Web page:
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Benin Bronze

Objects from Fraser Hunter

Iron Age strap junction from horse harness fitting

"The find is an Iron Age strap junction from horse harness, made in the south of England and brought north by a cavalry soldier serving in the Roman army. It broke and was dumped in a pit at the Roman fort of Doune, in Stirlingshire, around AD 86. It's a unique find for Scotland and very rare in Britain as a whole - I could find only one close parallel. But the corrosion makes it very hard to see the detail, the decoration is worn because it was heavily used, and the slightly curved surface makes it hard to photo - so too does the shiny surface, from too much lacquer! So I can see much, much more detail from the RTI."

Fraser Hunter (Principal Curator, Iron Age & Roman Collections)

UV light, color removed (surface enhancer)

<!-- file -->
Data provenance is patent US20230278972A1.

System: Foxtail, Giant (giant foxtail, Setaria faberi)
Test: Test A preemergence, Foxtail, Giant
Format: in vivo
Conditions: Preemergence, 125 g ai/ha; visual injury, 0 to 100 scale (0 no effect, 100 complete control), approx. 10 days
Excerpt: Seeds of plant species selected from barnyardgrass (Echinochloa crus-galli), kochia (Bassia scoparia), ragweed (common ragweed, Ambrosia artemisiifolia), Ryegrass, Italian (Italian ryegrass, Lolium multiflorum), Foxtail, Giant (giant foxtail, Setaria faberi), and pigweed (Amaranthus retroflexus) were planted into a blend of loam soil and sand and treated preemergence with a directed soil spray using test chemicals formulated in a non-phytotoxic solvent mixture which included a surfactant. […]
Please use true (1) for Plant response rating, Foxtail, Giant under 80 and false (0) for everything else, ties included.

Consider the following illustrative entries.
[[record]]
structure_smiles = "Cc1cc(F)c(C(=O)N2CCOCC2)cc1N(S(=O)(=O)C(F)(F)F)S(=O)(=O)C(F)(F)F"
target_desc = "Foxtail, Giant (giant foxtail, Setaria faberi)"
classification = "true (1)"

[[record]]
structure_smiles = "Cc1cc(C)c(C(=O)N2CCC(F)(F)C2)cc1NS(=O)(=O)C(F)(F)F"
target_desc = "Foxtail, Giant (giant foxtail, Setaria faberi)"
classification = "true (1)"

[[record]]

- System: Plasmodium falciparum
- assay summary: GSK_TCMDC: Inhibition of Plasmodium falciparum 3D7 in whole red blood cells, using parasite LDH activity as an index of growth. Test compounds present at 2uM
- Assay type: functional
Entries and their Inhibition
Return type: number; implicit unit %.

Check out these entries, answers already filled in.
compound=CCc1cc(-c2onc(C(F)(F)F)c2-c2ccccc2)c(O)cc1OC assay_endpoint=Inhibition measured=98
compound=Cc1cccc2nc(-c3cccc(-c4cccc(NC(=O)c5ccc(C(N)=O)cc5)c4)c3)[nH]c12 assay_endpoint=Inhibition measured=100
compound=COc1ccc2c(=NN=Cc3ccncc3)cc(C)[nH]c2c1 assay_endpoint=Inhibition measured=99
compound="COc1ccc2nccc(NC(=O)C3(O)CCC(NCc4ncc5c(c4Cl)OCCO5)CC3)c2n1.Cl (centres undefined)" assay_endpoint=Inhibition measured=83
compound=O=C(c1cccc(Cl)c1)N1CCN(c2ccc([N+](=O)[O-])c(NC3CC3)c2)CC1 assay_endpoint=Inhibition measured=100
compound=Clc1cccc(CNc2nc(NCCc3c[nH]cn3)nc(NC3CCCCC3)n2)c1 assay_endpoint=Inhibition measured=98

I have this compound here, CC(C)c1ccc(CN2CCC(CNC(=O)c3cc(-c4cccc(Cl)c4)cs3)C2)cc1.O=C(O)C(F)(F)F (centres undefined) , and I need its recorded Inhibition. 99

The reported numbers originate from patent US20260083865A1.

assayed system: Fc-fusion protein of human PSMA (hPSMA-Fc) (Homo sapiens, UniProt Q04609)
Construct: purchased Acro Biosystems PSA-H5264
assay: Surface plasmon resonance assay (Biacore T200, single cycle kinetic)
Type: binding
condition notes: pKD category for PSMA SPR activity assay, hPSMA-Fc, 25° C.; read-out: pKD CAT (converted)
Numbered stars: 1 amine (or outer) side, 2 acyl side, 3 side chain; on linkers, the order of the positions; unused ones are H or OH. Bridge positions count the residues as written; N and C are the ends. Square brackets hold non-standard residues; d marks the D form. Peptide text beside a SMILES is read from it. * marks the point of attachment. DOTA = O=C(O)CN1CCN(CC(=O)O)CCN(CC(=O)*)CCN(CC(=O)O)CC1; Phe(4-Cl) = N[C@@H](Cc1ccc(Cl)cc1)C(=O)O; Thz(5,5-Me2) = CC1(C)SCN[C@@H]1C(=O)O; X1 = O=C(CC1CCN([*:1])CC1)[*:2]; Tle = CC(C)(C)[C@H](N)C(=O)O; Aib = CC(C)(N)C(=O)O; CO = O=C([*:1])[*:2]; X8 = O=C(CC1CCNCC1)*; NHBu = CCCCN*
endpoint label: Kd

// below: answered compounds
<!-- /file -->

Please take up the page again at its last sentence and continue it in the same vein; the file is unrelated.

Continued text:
Neolithic portable art

"This find was excavated from Upper Largie in Argyll. It is a very rare piece of Neolithic portable art, dating to around 5000 years ago. The very faint scratches define a series of lozenges. We know this style from stones built into tombs and houses in Orkney and Ireland, but it is very rarely found on portable objects - this is the first example from western Scotland). The scratches are very hard to see because of the ripples in the stone - the RTI is really useful in allowing me to highlight the scratches.

This is a hard object to see under the microscope. Here, with the ability to move the light around, you can choose an angle that reduces the ripples from the stone and allows the very faint scratching to be more prominent. I need to see it against the original to work out the full pattern, but this will be invaluable in making sense of the very rare design."

Fraser Hunter (Principal Curator, Iron Age & Roman Collections)

UV light, color removed (surface enhancer)

Test RTI of a medal shot with 2 cameras



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